One of the great attributes of the rising generation is their desire to live a life of good ethics. While everyone wants to have a center from which they operate, a center that is the root of who they are or want to be, actual development and articulation of these core values (ethics) are rare. Ask anyone if they have a core value statement, and the answer will almost always be no.
The idea of wanting to just be a good, honest, and upright individual is a good baseline, but unless these attributes are outlined with some clarity, they will be as shifting sands, subject to the winds of life. There are certain things in life that must be articulated to be made legal—such as wills or a power of attorney. Though not binding as a legal document, a core value statement has a measurable impact on who you really are.
When I flew airplanes, it was protocol go through a run-up checklist before entering the runway for takeoff. It was there I would test such things as the magnetos, oil pressure, fuel systems, prop, flaps and radio, to name just a few. Many times a private pilot taxis back to the hanger after a run-up, rather than enter the runway for takeoff with any question of performance capabilities. Little things that don’t check out can become a life or death situation at a thousand feet. It’s better to be sure about the aircraft before flying. In many ways, establishing core values becomes our safety check as we live out every new day.
Establishing core values is a process that should not be rushed. You wouldn’t do a run-up before take-off without having taken the time to learn to fly first (though I have a story to tell about that someday). The process is dynamic. To the liking of young adults, what is created, while foundational, doesn’t have to be set in stone. In other words, you can sharpen and shape your core values over a lifetime. Let’s consider five simple steps in this process:
- Find uninterrupted space. Find a spot that speaks peace to your soul and detach from the world. Make this a spot where you can feel centered, and where you can THINK about the characteristics you desire to shape your life.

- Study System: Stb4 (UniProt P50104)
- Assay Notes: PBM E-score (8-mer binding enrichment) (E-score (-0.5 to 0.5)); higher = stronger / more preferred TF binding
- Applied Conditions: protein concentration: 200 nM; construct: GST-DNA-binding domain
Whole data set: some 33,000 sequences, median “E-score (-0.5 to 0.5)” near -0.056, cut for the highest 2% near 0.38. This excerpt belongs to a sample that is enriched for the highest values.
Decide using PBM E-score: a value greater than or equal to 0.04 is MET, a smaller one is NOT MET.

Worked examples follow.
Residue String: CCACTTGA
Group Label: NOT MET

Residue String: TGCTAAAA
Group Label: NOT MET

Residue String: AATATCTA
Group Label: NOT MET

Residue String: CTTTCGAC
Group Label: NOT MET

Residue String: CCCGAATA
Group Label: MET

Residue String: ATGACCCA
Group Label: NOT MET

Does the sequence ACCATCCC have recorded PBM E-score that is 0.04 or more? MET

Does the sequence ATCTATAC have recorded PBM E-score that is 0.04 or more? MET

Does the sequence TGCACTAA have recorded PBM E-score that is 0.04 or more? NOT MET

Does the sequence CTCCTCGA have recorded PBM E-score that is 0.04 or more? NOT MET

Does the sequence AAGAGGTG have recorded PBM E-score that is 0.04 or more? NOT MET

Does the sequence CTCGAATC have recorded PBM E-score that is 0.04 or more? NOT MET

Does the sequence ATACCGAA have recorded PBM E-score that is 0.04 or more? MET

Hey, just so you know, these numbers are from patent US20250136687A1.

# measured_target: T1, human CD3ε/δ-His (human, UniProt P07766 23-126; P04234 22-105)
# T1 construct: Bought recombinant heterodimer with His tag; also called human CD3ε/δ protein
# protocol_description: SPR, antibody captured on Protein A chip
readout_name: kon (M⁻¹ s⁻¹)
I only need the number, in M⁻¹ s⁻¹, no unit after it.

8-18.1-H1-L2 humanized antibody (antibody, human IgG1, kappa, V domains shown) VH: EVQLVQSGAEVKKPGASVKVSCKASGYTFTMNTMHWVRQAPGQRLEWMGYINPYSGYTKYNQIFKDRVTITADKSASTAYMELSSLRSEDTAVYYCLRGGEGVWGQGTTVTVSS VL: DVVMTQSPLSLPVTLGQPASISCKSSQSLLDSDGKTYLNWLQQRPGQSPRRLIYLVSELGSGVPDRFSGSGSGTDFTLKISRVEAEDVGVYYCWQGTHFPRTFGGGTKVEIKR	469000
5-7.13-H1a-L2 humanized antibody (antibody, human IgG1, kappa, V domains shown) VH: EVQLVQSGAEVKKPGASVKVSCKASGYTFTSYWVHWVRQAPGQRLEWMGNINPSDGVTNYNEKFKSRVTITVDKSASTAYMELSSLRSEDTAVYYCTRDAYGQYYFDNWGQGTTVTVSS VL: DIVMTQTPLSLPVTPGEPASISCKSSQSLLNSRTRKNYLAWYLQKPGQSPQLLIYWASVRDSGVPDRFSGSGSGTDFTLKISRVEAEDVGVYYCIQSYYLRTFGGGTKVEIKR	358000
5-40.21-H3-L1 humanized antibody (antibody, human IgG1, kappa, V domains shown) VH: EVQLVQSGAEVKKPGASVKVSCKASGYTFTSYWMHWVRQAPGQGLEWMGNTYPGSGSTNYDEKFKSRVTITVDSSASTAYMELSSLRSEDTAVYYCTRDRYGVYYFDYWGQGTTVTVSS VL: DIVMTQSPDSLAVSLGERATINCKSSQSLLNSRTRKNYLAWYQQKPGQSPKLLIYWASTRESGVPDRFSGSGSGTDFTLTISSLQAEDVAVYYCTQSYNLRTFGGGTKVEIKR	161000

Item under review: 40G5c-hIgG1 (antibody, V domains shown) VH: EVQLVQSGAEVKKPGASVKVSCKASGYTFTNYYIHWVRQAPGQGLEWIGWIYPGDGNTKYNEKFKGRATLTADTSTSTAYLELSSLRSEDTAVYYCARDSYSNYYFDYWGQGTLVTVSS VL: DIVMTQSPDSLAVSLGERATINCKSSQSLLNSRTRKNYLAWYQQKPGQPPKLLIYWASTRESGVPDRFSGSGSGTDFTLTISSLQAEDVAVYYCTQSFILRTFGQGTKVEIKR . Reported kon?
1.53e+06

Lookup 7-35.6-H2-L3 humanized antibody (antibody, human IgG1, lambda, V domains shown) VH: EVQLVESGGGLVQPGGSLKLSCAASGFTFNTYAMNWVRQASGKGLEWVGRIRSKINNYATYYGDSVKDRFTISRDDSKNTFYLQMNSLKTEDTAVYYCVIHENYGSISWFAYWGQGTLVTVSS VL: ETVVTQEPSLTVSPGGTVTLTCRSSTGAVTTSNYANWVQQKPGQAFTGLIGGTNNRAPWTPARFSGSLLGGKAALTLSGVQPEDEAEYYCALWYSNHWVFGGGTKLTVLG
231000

- Think and ponder. Daily mindfulness is such a part of becoming who you desire to be. This is a practice that becomes a part of every successful person’s life. The process of thinking and pondering is referred to by the French scholar Pierre Hadot as “spiritual exercises composed to provide a momentary stay against the stress and confusion of everyday life.” In this realm consider the path and journey you are walking.
- Write it down. Write down key attributes of the ideal self you envision. Think on these attributes for a period of time and make them the center of your core values statement. Practice this exercise in three steps. I’ll use the attribute of being authentic as an example: 1. Define the attribute (as you define it); “Authenticity is being true to yourself and God,” 2. Place this in an active statement; “I desire to live my life in an authentic and congruent way, so there is never confusion of who I really am,”and 3. Include a positive affirmation; “I am an authentic person.” From this and other attributes you identify, you could rank order your attributes, and from that draft your own unique core values statement.
- Does it align? The reason core values and ethics are important in life is that they create a world wherein the good of all can be synergized. You might ask, “What should my core values align with?” All good that lasts, stems from the fountains of God—do your core values align with both your purpose and the purpose God has intended for you?
While this process may seem simplistic, it can obviously start a journey that requires considerable thought and time. We have had many Millennial participants in the Launching Leaders course and readers of the Launching Leaders book comment on how this practice has changed their lives.
When your actions of the day stem from the core of who you are and are trying to become, then you are cleared for takeoff. Every journey begins here.
For more on core values, watch this 2-minute video from the Launching Leaders online course: